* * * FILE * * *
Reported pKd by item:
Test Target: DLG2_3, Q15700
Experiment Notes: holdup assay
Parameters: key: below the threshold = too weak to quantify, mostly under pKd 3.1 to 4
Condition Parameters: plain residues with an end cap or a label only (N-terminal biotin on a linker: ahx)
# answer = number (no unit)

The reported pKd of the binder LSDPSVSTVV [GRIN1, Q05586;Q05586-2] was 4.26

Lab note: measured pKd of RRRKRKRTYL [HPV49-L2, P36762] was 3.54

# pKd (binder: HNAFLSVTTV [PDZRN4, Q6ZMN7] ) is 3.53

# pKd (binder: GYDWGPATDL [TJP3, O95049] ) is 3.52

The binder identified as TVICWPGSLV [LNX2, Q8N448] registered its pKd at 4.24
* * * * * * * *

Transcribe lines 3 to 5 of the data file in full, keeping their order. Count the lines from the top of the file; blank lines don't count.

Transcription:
Experiment Notes: holdup assay
Parameters: key: below the threshold = too weak to quantify, mostly under pKd 3.1 to 4
Condition Parameters: plain residues with an end cap or a label only (N-terminal biotin on a linker: ahx)